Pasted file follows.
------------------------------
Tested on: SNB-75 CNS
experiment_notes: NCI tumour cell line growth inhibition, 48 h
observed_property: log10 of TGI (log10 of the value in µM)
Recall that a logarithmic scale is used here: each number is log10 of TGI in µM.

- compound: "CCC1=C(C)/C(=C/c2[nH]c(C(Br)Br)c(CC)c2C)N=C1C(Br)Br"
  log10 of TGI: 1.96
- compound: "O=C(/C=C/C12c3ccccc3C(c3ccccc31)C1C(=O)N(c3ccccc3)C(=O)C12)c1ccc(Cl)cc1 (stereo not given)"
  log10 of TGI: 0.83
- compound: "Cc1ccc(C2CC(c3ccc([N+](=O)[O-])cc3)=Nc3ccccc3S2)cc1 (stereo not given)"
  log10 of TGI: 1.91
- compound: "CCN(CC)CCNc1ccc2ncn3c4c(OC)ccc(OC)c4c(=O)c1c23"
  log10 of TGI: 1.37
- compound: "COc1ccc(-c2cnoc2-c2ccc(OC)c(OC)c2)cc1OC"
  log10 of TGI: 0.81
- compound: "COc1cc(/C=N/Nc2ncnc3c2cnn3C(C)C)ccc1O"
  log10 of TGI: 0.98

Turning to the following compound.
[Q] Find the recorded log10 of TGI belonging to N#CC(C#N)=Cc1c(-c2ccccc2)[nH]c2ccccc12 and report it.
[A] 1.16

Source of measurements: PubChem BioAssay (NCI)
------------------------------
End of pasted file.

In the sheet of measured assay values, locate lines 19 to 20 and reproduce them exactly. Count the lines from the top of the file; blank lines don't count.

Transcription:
[A] 1.16

Source of measurements: PubChem BioAssay (NCI)